Tension persisted between the United States and North Korea as the three-day conference ended. Pyongyang brought out the brinkmanship and bluster that has characterized its diplomacy in recent years, but also, more obliquely, signaled it wouldn't be averse to a compromise. And China said all six countries had agreed not to "escalate the situation" as long as dialogue continued.
"The DPRK and the U.S. should make clear their will to clear up bilateral concerns," the North's official news agency, KCNA, said Friday, using the abbreviation for the country's full name, the Democratic People's Republic of Korea.
"The DPRK will clarify its will to dismantle its nuclear program if the U.S. makes clear its will to give up its hostile policy," KCNA said.
According to a U.S. government official who spoke on condition of anonymity, North Korean Deputy Foreign Minister Kim Yong Il said at the talks Thursday that his country has the means to deliver nuclear weapons. He also said the North would prove it had nuclear devices by testing them. BEGIN POSITION 3 END POSITION 3
North Korea's strident rhetoric is well-known and it has made such intimidating statements before, leading some to caution against a rush to judgment based on its comments.
"We've seen these tantrum tactics before, usually in response to a U.S. refusal to acquiesce to the North's demands," Molly Pickett, director of the Nonproliferation Project at the Center for Arms Control and Nonproliferation in Washington, said in a statement.
According to South Korea and China, the countries agreed they want to solve the problem peacefully - and address North Korea's security concerns as well. Where and when the next talks will take place haven't been decided.
"I believe these issues can be resolved," Wang Yi, China's vice foreign minister, said in a statement on behalf of all six participants. "What is important is to maintain this momentum of dialogue that has not come easily."
But, he acknowledged, "the differences between the two sides are comprehensive."
There was no immediate comment from the United States after the talks ended.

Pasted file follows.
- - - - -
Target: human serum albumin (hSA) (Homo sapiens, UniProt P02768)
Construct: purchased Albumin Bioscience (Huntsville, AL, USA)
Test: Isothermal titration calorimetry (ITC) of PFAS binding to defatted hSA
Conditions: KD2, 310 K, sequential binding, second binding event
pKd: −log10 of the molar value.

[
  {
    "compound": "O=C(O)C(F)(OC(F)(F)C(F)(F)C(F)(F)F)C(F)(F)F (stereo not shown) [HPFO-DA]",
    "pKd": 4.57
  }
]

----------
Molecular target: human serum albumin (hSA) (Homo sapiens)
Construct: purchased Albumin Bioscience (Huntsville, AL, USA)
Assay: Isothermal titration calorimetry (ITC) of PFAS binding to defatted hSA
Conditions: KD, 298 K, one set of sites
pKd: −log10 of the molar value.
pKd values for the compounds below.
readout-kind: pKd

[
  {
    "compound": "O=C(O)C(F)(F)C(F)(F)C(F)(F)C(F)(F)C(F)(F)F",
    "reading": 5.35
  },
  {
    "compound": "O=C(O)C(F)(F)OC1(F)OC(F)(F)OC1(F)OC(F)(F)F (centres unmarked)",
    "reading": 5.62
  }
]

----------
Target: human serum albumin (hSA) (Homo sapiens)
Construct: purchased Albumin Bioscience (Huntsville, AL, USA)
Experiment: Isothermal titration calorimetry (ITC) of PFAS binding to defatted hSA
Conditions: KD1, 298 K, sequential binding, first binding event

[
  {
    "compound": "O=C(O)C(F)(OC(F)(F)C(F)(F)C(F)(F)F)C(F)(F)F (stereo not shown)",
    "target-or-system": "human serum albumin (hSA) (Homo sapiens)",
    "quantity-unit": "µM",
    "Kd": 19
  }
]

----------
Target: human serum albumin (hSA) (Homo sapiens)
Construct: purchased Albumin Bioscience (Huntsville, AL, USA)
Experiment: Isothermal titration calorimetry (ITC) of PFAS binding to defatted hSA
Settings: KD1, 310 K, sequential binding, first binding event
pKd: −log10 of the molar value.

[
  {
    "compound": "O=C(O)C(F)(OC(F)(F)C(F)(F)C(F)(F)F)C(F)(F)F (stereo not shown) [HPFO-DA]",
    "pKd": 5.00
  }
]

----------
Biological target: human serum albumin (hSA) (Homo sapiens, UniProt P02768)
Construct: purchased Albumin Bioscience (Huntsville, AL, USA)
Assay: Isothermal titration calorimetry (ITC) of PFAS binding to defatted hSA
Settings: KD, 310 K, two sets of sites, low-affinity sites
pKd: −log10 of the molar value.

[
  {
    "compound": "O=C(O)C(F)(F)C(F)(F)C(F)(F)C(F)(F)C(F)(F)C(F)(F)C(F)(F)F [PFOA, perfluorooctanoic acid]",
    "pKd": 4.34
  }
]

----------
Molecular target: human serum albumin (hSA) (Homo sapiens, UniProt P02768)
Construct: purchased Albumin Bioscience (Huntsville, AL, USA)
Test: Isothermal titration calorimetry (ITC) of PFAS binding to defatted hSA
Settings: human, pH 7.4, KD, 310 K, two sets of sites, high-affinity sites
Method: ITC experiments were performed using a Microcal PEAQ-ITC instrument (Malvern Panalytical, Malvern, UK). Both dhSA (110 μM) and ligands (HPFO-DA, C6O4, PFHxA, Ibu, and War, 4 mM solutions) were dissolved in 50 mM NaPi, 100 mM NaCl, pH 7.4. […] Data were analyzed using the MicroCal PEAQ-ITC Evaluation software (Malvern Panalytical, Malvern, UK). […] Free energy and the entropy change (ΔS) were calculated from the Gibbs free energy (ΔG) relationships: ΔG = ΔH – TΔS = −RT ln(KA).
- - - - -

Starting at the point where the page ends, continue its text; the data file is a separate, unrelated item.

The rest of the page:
A pact to meet again was about the best anyone had predicted out of the six-country conference, which convened Wednesday and brought together the United States, the two Koreas, Japan, China and Russia. "No one expected this first round of talks would produce agreement on all issues," said Deputy Foreign Minister Lee Soo-hyuck, the head of South Korea's delegation.
Russian Deputy Foreign Minister Alexander Losyukov agreed. "There was no failure. But there was no breakthrough either," Losyukov said, according to Russia's Interfax news agency. "It is not surprising."
Mitoji Yabunaka, head of the Japanese delegation, said there were differences but "what's important from now is how we overcome these differences. For that, I think continuing the process of these six-member talks is important."
The United States says North Korea must end its nuclear program immediately. The North says it won't rule that out - but won't even consider it until key demands, such as a nonaggression pact with Washington and humanitarian aid, are met.
In Washington, the U.S. State Department said only that the American goal is to focus on "the complete, verifiable and irreversible elimination" of North Korea's nuclear weapons program. U.S. Assistant Secretary of State James Kelly did not comment to reporters as he left his Beijing hotel for the final talks Friday.
As the talks ended, KCNA released what it said was the speech that Kim delivered to the conference Wednesday. Its contents signaled, behind the rhetoric, a willingness by the North to continue negotiations by saying both sides should take "simultaneous actions" to resolve the issue.
Kim demanded the United States resume shipments of oil, expand humanitarian aid and sign a nonaggression treaty.
"In return," KCNA quoted him as saying, "North Korea does not make nuclear weapons and allows inspections and ultimately dismantles nuclear facilities and suspends missile test-firing and halts missile exports."
North Korea had confirmed privately to U.S. officials in April during talks in China that it possessed nuclear weapons. But Kim's statement Thursday is believed to be its first such acknowledgment in a formal setting.
All the governments represented in Beijing had expressed varying degrees of opposition to the North's nuclear programs. China, a longtime ally, also has said repeatedly that it wants a nuclear-free Korean Peninsula.
Its delegation leader, Wang, said American officials pledged they weren't trying to do in North Korea what they did in Iraq.
"The U.S. said that the U.S. had no intention to threaten North Korea, no intention to invade North Korea, no intention to work for regime change in North Korea," Wang said.
Copyright 2003 Associated Press. All rights reserved.
BEGIN POSITION 10